Skip to main content

Made by a Fabricista: A Little French Terry Dress.


Working at Fabric Mart is rewarding in many aspects. Inspiration fills you when you are around so many fabrics. The colors, patterns and other characteristics of the fabrics take me to a world of imagination. 

One of many the afternoons sitting at my desk in front of bolts of fabrics waiting for me to take them one by one and determine their information to describe them for the website, I suddenly pictured a dress made out of  the two fabrics that Brett had put together on the table. Sometimes I feel like he is doing it on purpose! I stopped describing and just had to run to my boss and ask her "Julie, may I sew a dress with two of the new children fabrics that came today?" She did not hesitate, "Sure! Whatever you need to do!"
Immediately I grabbed my best friends: scissors, a ruler and a piece of paper. I drew a sketch and took the bolts to cut the pieces I needed. Very sleek as if I were doing something wrong I drew the patterns on the fabric and cut them using a pen and pins. If I would have had a sewing machine there I bet I would have sewn it!

I went home that Friday with my pieces and put them together. The sewing machine did not want to work, the thread on the opposite side was getting messy and loopy. I followed Julie's advice: to follow instructions of the sewing machine manual but that didn't work either.

And then I was reminded of my mother when I was five years old and she was sewing all night long one night, I woke up and saw her sewing with paper underneath the fabric, I thought it was one of her many inventions.

 So that day I tried with paper and it worked.
 For the flower I cut circles folded them in half and found the radius. While holding the center with one hand I gathered from one edge to the other. I hand sewed each and made many more of those until I had enough for the fluffy flower. I love how French Terry and Jerseys curl up so I took some of those curls and used them as decor for my flower.
The dress is made out of an Apricot French Terry and a Floral Cotton Poplin.  SOLD OUT
Taken from the New Children's Collection of Fabrics introduced two weeks ago in the new arrivals of our website

French Terry is a Cotton Knit that allows skin to breath and is very confortable and especially soft to wear against the skin. For that reason the dress is lined in all French Terry and the Ballon Skirt is made out Poplin that being crispy holds its shape and body. This crispness was also suitable for the floral decoration. 


I finished this cute dress at 11:30 pm. in between helping my daughter, doing dinner, feeding the dogs and cat and weeding. But I enjoyed sewing that day. I hope you all like it and enjoy the New Children's Collection.
Send me your ideas and projects to fabricmartblog@gmail.com, we would love to show them off on the blog! ~Gabby

Comments

  1. Hi - I'm curious - did sewing with paper underneath help keep the machine from eating the fabric? The last time I sewed with a knit - the machine kept pulling the fabric into the bobbin hole (sorry, don't know what else to call it) and it was tricky to say the least. Would sewing with newspaper prevent that?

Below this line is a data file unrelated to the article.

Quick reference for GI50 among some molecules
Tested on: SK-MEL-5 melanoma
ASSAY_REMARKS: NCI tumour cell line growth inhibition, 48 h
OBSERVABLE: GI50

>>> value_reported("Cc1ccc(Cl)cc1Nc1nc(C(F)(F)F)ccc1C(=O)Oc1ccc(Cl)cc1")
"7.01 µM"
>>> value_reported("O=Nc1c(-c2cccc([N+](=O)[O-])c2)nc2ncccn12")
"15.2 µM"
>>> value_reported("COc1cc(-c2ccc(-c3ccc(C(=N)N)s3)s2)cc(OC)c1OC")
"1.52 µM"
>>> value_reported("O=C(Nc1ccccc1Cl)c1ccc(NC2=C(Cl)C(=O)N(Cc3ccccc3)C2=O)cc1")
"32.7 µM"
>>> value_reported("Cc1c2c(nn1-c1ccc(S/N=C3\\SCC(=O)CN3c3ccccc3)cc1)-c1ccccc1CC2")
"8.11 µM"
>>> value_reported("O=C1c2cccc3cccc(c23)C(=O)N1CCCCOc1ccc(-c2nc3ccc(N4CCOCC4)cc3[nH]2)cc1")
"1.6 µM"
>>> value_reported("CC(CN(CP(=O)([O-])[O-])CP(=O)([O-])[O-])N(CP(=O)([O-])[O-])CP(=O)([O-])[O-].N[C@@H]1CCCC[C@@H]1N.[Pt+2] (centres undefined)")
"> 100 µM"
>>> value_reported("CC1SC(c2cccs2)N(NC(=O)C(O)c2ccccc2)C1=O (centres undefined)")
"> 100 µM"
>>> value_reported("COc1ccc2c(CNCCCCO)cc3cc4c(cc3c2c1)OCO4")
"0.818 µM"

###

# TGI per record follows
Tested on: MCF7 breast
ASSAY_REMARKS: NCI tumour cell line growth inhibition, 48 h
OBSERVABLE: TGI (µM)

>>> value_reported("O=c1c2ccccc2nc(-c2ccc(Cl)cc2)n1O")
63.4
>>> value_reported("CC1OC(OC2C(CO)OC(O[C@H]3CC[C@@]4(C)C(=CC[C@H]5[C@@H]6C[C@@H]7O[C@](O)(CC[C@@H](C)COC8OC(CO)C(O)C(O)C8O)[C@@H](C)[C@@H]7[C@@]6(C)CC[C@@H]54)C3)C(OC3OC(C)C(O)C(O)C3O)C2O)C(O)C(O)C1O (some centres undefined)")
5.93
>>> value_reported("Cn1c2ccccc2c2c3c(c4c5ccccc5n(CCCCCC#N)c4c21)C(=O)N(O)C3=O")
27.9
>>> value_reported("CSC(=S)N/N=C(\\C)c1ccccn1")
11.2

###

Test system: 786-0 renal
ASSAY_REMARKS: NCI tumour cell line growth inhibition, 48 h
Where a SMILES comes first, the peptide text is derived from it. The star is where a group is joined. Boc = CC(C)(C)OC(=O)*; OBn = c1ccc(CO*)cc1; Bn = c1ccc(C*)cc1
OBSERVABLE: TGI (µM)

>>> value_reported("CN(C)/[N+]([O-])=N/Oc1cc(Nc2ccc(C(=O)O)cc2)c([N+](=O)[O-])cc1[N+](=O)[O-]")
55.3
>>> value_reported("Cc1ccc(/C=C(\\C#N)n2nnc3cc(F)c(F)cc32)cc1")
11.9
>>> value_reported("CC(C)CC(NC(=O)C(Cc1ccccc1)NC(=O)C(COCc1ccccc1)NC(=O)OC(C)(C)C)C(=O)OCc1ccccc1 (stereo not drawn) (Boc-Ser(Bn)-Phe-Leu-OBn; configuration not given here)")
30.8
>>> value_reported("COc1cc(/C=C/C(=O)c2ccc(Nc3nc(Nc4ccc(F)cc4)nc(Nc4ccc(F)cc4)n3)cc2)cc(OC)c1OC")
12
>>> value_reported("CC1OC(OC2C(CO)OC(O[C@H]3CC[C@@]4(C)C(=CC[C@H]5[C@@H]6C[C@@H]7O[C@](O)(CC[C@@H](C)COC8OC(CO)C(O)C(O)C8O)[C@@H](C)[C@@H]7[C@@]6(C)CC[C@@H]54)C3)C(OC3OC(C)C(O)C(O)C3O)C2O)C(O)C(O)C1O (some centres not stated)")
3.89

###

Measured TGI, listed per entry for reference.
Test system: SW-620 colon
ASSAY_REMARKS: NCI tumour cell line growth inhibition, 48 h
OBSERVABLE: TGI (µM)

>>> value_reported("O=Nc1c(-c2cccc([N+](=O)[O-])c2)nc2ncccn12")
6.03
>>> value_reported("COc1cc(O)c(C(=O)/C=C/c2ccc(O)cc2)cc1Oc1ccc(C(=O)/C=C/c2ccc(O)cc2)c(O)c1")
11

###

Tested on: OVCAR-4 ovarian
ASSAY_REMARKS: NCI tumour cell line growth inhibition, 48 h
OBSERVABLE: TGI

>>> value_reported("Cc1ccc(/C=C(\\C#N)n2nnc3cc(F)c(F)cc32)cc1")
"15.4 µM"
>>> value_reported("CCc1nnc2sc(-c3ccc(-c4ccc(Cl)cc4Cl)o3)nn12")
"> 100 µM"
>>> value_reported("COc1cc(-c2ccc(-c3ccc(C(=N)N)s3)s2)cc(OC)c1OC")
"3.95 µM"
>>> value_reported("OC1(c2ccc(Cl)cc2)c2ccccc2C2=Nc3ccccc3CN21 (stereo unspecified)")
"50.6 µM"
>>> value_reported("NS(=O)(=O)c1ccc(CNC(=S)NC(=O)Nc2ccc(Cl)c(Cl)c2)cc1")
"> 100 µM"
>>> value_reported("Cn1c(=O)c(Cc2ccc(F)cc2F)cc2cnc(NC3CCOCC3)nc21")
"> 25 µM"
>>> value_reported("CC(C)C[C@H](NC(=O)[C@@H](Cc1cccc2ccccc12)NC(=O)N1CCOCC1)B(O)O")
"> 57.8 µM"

Thanks

    ReplyDelete
    Replies
    1. Yes. Gabby used the paper because her bobbin thread was knotting when the fabric was not being guided very well by the feed dogs. Using the paper prevents the fabric from getting stuck and allows the feed dogs to move it easily.

      Delete
  2. good post, so cute dress, thanks for sharing.

    ReplyDelete

Post a Comment

Thanks for leaving a comment! All comments are reviewed before posting to help us eliminate spam. Your comment will be posted within 24 hours.

Popular Posts You Might Like

DIY Tutorial: Infinity Scarves

Have a person on your gift list, but have no idea what to get for them? Making a gift is the perfect idea and it will be even more thoughtful than a silly little gift they don't really want anyway.
Infinity scarves are super easy and quick to make. They are called infinity scarves because they look like a continuous piece of fabric in a tubular form. You can make them in almost any type of knit. Knits come in so many different prints that you can make one for every outfit in your closet. 
Here is what you will need:  - Sewing machine - 1/2 yard of knit fabric (sweater knit, rayon knit, ITY knit, cotton knit, etc) Should also be 58/60" wide.  - Thread to match - Hand sewing needle
1) Fold the 1/2 yard piece of knit in half the long way. Pin along the entire long edge. 

2) Using a thin zig-zag stitch (almost straight stitch), stitch the long edge. I pull slightly on the front and back of the fabric as it goes through the sewing machine so that when the scarf is finished, it can b…

Made by a Fabricista: Classic Ponte Knit Pieces!

Happy Saturday All!
I am so over this heat here in South Florida!  The humidity and the high temperature feels like 100+ degrees each day.  I can't wait for Fall so that I can truly enjoy the cooler temperatures.
Whenever Fabric Mart has designer ponte knit fabric in stock and on sale, I grab as many yards as I am allowed to.  I absolutely love sewing with ponte knit versus other knits as the stability and structure are perfect for my personal taste (See my previous Fabric Mart post using ponte knit here and here).